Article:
Brayan Bello allows career-worst eight runs as Red Sox blown out by Rangers, 15-5

Mac Cerullo, Boston Herald on

Published in Baseball

It started off as well as the Red Sox could have hoped. The offense crushed two home runs in the first two innings to take an early 4-0 lead, and with Brayan Bello on the mound it seemed like the club was sitting pretty.

Then the Rangers got rolling, and Bello couldn’t do anything to stop them.

The second-year right-hander endured the worst outing of his career Wednesday, allowing eight runs over three innings in Boston’s 15-5 loss to Texas. Bello first melted down in the second, allowing six runs before recording an out in the inning, and after eventually working out of that frame, allowed two more runs in the third, the last on a bases-loaded walk.

All told, Bello allowed more runs in his outing than any Red Sox starter this season, and the most since Nathan Eovaldi allowed nine in last summer’s 28-5 debacle against the Toronto Blue Jays.

“Not a good one,” Red Sox manager Alex Cora said. “They put some good swings on pitches in the zone, the command was off, and it’s one of those that we have to turn the page and be ready for the next one.”

The disastrous outing flipped what was initially shaping up to be a nice afternoon at the ballpark. Rangers starter Jon Gray wasn’t particularly sharp himself, allowing a towering three-run home run to Adam Duvall in the top of the first before serving up a solo shot to Bobby Dalbec in the second, his first of the season in the majors and his 34th of the year overall.

Then Josh Jung led off the second with a sharp liner off Luis Urias’ glove at second, and Adolis Garcia walked. Jonah Heim matched Duvall’s homer with a three-run shot of his own, and Mitch Garner took Bello deep for back-to-back jacks. Just like that the game was tied, and it only got worse from there.

The Rangers had seven straight batters reach safely, with Marcus Semien capping off the rally with a two-run single to make it 6-4. Dalbec turned a badly needed double play to help staunch the bleeding, his second impressive defensive highlight of the game to that point, but things didn’t go any better for Bello after he came back out in the third.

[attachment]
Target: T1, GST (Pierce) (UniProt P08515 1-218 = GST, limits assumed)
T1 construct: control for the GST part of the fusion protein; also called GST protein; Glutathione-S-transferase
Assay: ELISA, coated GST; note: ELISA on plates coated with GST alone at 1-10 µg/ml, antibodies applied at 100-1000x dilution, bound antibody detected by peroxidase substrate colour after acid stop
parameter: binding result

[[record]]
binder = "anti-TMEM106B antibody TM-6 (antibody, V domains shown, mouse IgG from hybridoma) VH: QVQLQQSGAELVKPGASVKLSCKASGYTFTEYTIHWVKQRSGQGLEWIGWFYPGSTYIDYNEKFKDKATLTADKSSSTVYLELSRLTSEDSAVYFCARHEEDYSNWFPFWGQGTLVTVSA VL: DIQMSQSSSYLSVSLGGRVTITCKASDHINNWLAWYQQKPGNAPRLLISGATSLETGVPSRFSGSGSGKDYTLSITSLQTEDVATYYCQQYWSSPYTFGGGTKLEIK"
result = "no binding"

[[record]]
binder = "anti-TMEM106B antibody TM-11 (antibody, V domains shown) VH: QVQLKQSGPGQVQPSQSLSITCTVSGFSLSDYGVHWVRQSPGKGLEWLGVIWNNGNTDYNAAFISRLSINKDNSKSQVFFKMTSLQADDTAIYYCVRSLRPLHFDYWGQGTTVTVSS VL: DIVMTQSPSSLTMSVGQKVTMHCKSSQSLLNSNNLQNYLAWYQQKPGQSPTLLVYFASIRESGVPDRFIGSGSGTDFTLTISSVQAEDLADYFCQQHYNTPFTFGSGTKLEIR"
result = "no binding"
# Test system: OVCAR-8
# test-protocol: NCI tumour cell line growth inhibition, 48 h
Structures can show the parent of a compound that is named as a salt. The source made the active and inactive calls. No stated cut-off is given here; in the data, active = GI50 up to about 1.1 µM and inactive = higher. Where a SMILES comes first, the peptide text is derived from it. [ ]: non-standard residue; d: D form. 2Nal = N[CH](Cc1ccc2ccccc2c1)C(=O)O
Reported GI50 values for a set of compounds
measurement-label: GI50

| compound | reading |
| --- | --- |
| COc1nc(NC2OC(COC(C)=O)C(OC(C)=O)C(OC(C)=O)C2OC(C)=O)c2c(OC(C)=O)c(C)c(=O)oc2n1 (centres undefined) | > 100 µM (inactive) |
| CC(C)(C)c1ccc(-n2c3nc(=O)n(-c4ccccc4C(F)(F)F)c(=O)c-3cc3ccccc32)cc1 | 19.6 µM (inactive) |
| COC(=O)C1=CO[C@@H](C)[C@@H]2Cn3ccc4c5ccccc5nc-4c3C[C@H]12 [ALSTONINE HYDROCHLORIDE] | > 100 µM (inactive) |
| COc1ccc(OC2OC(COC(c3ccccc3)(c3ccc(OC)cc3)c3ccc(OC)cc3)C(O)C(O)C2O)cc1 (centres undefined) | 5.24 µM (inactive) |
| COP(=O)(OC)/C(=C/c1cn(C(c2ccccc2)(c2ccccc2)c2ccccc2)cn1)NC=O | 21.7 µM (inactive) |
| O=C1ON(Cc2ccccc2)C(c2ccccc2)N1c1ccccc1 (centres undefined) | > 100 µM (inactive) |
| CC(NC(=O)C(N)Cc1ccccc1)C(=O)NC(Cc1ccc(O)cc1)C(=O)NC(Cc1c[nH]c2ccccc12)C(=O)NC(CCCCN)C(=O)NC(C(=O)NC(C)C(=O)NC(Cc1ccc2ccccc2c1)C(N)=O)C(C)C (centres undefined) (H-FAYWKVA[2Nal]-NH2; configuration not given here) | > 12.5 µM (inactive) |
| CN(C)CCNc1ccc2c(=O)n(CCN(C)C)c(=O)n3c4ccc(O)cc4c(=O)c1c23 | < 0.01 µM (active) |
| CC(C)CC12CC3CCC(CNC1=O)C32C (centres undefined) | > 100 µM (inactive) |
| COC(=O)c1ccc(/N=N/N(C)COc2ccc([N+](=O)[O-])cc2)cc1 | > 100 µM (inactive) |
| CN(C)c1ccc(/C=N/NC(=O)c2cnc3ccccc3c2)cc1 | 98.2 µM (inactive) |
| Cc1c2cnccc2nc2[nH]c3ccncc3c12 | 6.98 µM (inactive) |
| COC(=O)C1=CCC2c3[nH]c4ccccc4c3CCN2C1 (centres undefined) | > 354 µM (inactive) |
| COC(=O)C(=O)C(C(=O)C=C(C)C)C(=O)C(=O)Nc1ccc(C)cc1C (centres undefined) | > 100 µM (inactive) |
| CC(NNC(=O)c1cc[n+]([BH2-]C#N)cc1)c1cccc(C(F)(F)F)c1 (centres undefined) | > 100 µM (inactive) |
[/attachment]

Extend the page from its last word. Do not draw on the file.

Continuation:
After getting two quick outs Bello got in trouble after walking Heim and hitting Garver to put two men on again. Leody Taveras extended Texas’ lead with an RBI single, and after allowing another single to load the bases, Bello walked Semien to drive in another run.


Bello forced a groundout to leave the bases loaded, but his final line was gruesome. He allowed eight runs on eight hits, four walks, two home runs and a hit by pitch along with only two strikeouts, and his ERA for the season jumped from 3.71 to 4.11.

The outing was also the latest in a troubling trend where Bello has been excellent at night but terrible during the day. In 17 night games Bello has posted a 2.80 ERA over 103 innings, but in 10 day games he now has a 6.94 ERA over 48 innings.

Texas pretty much dominated the game after things turned south in the second. Rangers manager Bruce Bochy pulled Gray after 2 1/3 so-so innings in favor of former Red Sox lefty Martin Perez, who proceeded to shut down the Red Sox offense over 4 2/3 scoreless innings. Meanwhile, the Rangers offense continued to tee off on the Red Sox bullpen, scoring another seven runs the rest of the way.

“That’s a team that, similar to Toronto, Houston, the Dodgers, it’s a fast break offense, and when they get going it’s hard to stop,” Cora said. “And we weren’t able to do that today.”

Jung led the way by going 3 for 5 with a two-run home run, Semien went 2 for 3 with three RBIs and a pair of walks, and Evan Carter went 3 for 4 with a two-run home run and two runs scored.

Ceddanne Rafaela hit an RBI single with two outs in the bottom of the ninth to break up Texas’ string of 15 unanswered runs. He finished 2 for 5, and Duvall and Dalbec both went 2 for 4 with a home run.

The Red Sox also reached a dubious milestone as a team Wednesday, recording their 100th error of the season on Rafael Devers’ fifth-inning fielding miscue. The club took another hit in the seventh when Urias pulled up running out an infield single and left the game with a trainer. The Red Sox said afterwards he’s dealing with left calf tightness.

Boston (75-78) finishes the road trip 1-5 and falls three games below .500 for the first time since the second week of the season. The Red Sox have Thursday off before returning to Fenway Park this weekend to start the final homestand of the season. First pitch Friday against the Chicago White Sox is scheduled for 7:10 p.m.

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